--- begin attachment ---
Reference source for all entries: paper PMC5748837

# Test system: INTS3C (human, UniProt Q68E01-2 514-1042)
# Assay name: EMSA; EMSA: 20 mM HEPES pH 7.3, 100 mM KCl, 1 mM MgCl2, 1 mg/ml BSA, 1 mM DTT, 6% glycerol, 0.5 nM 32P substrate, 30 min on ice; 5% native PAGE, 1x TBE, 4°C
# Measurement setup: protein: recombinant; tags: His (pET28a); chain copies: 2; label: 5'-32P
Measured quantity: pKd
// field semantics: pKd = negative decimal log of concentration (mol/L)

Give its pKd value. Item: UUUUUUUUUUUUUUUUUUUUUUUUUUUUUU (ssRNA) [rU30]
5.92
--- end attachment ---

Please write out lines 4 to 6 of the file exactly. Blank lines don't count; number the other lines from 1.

# Measurement setup: protein: recombinant; tags: His (pET28a); chain copies: 2; label: 5'-32P
Measured quantity: pKd
// field semantics: pKd = negative decimal log of concentration (mol/L)